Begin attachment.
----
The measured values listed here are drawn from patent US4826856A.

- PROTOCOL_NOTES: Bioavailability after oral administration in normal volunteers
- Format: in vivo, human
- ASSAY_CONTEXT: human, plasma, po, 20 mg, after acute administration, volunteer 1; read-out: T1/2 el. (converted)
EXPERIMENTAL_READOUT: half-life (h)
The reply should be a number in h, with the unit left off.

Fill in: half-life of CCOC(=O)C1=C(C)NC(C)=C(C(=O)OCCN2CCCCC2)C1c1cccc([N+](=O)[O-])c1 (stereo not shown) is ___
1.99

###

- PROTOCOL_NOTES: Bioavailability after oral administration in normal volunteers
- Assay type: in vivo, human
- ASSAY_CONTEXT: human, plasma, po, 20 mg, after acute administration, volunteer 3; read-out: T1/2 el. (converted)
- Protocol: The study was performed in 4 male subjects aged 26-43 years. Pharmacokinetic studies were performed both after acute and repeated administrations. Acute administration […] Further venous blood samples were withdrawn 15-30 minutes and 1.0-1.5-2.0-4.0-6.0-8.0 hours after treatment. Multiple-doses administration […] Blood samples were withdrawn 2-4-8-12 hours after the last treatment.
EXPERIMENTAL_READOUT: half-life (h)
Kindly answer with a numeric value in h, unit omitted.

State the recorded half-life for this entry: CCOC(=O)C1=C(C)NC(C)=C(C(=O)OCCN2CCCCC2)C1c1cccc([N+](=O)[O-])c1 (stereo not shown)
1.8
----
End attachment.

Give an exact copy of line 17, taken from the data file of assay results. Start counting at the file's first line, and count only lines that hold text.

1.8